The Rehabilitation Board's main trade training activities developed out of the scheme for trade training centres, which had been started in 1940 to train workers to replace men entering the armed forces. The Board took over the centres in February 1944, and the scheme was then restricted to ex-servicemen.1
Under this scheme, the Rehabilitation Board concerned itself mainly with training for the building trades. At the peak of training activity there were carpentry training centres in twenty-one towns, painting centres in ten, bricklaying and plastering in four, and joinery in one. A roof-tiling course was conducted at Wellington from February to November 1945. In most cases the training period ranged from eighteen months to two years.
During their period of advanced practical training, building trade trainees were engaged on the construction of houses under the Government's housing scheme. In 1946 the Rehabilitation Board reported:2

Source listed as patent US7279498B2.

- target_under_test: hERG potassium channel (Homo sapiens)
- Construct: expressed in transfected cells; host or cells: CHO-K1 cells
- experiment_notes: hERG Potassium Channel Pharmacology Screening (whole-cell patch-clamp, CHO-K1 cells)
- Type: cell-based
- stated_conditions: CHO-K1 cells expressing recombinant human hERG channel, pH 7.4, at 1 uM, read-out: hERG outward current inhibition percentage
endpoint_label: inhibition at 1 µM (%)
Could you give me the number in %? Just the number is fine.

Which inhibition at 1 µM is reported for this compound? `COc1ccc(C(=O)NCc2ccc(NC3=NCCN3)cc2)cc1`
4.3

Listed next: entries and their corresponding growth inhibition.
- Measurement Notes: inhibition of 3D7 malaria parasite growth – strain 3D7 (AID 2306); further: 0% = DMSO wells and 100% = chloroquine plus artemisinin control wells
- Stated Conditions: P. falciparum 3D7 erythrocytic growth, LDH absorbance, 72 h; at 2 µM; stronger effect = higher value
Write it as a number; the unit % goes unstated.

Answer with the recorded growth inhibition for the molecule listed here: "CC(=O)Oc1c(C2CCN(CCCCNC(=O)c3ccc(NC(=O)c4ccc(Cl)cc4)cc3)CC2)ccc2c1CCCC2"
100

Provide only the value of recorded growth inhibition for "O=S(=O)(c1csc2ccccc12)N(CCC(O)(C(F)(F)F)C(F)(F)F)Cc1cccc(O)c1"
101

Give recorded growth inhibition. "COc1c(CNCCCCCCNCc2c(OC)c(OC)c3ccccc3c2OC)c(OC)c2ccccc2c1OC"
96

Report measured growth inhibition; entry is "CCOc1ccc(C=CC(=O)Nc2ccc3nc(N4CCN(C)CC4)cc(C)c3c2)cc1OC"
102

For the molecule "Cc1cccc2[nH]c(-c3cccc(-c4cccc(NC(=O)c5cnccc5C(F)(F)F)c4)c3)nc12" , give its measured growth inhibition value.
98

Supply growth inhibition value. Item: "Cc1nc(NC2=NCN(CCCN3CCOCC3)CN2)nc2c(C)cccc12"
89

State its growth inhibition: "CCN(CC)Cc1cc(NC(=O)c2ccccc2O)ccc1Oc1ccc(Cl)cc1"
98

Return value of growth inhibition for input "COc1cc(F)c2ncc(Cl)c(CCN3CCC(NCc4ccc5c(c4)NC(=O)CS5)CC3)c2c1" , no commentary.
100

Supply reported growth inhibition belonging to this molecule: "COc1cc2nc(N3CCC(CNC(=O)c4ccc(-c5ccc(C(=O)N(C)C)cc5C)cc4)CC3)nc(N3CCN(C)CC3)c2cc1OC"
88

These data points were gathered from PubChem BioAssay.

‘Since the modest beginning in 1942, the output of State houses built by trainees (during the course of their training) has steadily increased to the extent that the Department is now one of the biggest contractors for State housing in the Dominion. The number of completed units has increased from 19 in 1942 to 285 in 1945 and it is estimated that by 1947 some 1,400 houses will be built by trainees during that year.’
Provision was also made for the training of ex-servicemen in general engineering, welding, and the footwear manufacturing industry.
The last of the full-time Trade Training Centres closed in 1953, and at that stage 7300 men had received full-time training.
A supplementary scheme3 provided for contracts between employers, trainees, and the Board for engagement and training over suitable periods. Wages were subsidised by the Board at a gradually decreasing amount as the training progressed and the trainee's skill and production value increased. By 1953, 4200 men had been trained under this scheme.
The Board also assisted with the training of disabled ex-servicemen, the Disabled Servicemen's Re-Establishment League and the Blind Servicemen's Trust Board acting as its agents in appropriate cases.
1 The Class A Scheme.
2 Parliamentary Paper H–18, p. 10.
3 B Class training.